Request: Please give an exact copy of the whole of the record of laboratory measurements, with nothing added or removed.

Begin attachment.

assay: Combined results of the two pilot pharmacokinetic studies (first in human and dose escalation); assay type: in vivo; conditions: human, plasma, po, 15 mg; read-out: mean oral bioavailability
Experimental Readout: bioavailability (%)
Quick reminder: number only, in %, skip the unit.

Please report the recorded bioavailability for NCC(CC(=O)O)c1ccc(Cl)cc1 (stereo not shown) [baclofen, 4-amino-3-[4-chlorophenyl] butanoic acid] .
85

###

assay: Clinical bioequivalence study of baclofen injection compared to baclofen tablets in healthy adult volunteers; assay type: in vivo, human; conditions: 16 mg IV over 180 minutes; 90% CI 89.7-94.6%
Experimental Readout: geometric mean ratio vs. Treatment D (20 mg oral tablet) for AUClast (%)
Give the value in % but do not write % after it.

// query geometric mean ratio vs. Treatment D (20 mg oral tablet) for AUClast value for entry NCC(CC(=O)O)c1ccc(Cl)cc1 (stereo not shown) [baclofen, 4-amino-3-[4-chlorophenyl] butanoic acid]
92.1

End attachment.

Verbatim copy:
assay: Combined results of the two pilot pharmacokinetic studies (first in human and dose escalation); assay type: in vivo; conditions: human, plasma, po, 15 mg; read-out: mean oral bioavailability
Experimental Readout: bioavailability (%)
Quick reminder: number only, in %, skip the unit.

Please report the recorded bioavailability for NCC(CC(=O)O)c1ccc(Cl)cc1 (stereo not shown) [baclofen, 4-amino-3-[4-chlorophenyl] butanoic acid] .
85

###

assay: Clinical bioequivalence study of baclofen injection compared to baclofen tablets in healthy adult volunteers; assay type: in vivo, human; conditions: 16 mg IV over 180 minutes; 90% CI 89.7-94.6%
Experimental Readout: geometric mean ratio vs. Treatment D (20 mg oral tablet) for AUClast (%)
Give the value in % but do not write % after it.

// query geometric mean ratio vs. Treatment D (20 mg oral tablet) for AUClast value for entry NCC(CC(=O)O)c1ccc(Cl)cc1 (stereo not shown) [baclofen, 4-amino-3-[4-chlorophenyl] butanoic acid]
92.1